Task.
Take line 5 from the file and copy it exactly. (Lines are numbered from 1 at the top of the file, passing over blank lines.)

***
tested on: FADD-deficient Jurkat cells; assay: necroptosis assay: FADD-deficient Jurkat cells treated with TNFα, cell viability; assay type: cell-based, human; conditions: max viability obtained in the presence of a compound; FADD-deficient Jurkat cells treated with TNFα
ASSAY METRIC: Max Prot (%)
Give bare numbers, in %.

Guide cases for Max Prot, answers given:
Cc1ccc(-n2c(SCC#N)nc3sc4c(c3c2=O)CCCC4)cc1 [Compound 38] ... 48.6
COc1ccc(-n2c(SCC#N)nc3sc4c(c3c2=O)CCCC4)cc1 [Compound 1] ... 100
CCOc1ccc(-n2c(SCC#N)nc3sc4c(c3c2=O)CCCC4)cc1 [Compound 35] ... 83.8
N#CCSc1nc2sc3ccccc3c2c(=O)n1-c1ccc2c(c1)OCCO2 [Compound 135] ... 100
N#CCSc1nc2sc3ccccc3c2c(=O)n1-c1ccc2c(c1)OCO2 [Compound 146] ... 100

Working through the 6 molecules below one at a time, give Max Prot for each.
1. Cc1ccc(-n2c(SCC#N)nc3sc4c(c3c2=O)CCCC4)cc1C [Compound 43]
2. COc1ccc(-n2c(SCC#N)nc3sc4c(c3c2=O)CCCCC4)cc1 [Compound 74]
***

Cc1ccc(-n2c(SCC#N)nc3sc4c(c3c2=O)CCCC4)cc1 [Compound 38] ... 48.6